Mon 6/18 @ 7-8:30PM
The ’60s and ’70s were difficult years in urban areas when, following the awakening of the Civil Rights Movement, African-Americans asserted themselves to move out of ghettoes into white residential neighborhoods and inner-ring suburbs, and white residents fled further out, aided and abetted by blockbusting by real estate firms and redlining by banks, re-segregating neighborhoods rapidly.
While black people fought for the right to live where they wanted, others fought, not to keep them out, but to keep neighborhoods diverse and integrated.
Shaker Heights and Cleveland Heights were among the most successful communities in pushing back against “white flight” and remain largely integrated today. One of the victories won by Cleveland Heights was the Heights Community Congress v. Hilltop Realty case, filed in 1972, which found the realty company guilty of blockbusting — of steering homebuyers based on race and encouraging white homeowners to sell by stoking their fears of neighborhood change.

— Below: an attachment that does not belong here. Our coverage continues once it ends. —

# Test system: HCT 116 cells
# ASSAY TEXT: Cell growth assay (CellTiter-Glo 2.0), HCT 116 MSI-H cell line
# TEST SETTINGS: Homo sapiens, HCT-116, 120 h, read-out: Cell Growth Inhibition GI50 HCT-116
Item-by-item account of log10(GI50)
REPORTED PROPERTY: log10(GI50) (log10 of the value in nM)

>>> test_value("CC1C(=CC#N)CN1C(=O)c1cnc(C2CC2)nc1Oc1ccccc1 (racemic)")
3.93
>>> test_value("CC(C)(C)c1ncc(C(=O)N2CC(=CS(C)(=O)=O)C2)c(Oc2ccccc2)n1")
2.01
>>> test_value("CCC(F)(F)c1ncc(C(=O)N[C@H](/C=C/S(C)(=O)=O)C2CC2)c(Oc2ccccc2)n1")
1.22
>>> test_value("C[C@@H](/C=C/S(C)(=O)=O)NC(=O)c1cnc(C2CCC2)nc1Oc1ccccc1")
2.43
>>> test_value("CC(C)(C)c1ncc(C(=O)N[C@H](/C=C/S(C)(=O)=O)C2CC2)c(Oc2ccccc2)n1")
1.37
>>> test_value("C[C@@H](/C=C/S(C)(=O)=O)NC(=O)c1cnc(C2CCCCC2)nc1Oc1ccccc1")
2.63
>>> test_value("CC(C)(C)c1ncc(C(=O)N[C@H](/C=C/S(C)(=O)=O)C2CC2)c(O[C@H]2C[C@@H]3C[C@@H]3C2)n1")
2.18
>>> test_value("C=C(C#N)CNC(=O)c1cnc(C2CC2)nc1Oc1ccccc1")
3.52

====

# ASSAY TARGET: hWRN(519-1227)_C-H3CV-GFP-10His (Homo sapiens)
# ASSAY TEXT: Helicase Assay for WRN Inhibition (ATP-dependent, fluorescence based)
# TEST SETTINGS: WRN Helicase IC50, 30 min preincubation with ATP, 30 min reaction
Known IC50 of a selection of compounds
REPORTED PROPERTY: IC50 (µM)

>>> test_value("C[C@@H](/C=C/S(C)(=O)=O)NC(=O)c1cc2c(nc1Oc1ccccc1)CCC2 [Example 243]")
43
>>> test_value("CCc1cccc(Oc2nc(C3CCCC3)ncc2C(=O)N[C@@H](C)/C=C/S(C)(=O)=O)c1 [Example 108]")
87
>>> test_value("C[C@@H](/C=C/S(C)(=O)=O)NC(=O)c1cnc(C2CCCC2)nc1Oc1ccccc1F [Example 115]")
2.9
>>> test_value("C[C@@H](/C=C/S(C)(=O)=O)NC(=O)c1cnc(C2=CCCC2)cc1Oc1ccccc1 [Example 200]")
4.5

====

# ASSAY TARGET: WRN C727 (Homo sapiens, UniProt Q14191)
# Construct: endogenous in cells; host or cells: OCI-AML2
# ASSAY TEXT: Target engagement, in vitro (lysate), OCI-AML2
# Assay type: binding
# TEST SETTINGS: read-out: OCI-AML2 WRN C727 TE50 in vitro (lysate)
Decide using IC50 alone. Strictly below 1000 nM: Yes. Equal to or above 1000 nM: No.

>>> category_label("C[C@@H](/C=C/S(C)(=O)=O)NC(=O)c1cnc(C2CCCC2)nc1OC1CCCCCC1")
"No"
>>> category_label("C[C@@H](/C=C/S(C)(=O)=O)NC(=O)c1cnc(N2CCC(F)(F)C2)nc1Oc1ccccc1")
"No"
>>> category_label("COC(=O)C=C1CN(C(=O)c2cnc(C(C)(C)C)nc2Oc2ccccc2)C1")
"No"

Want to learn more about the case and its impact, and how citizens fought back against fear-driven racial change? Come to Voices of the Heights: A conversation with lawyer/activist Suzanne Nigro, civil rights attorney Avery Friedman and Kathryn Eloff, who was one of the attorneys on the case, taking place at the Noble Road Presbyterian Church. They’ll be interviewed by a Cleveland Heights High School student and share their memories.
It’s part of a video project of the Heights Community Congress to document the case and those involved. The program will be videotaped. It’s free and open to the public. Registration is encouraged but not required.